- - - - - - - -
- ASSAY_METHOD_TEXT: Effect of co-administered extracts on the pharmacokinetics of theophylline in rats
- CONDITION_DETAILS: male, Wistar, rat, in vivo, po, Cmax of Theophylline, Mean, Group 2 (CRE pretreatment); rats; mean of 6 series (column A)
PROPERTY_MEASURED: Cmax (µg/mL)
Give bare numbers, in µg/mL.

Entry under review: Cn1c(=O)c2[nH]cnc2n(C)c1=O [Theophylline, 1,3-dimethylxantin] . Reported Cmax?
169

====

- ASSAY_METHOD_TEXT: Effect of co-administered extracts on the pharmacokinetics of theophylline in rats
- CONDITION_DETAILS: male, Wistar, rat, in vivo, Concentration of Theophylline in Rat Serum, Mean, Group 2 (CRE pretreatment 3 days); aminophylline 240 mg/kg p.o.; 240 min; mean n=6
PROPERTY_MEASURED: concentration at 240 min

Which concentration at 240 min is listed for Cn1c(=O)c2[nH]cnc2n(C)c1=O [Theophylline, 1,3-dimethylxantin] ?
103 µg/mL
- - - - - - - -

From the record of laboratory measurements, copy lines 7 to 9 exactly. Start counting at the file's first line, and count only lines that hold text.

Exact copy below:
====

- ASSAY_METHOD_TEXT: Effect of co-administered extracts on the pharmacokinetics of theophylline in rats
- CONDITION_DETAILS: male, Wistar, rat, in vivo, Concentration of Theophylline in Rat Serum, Mean, Group 2 (CRE pretreatment 3 days); aminophylline 240 mg/kg p.o.; 240 min; mean n=6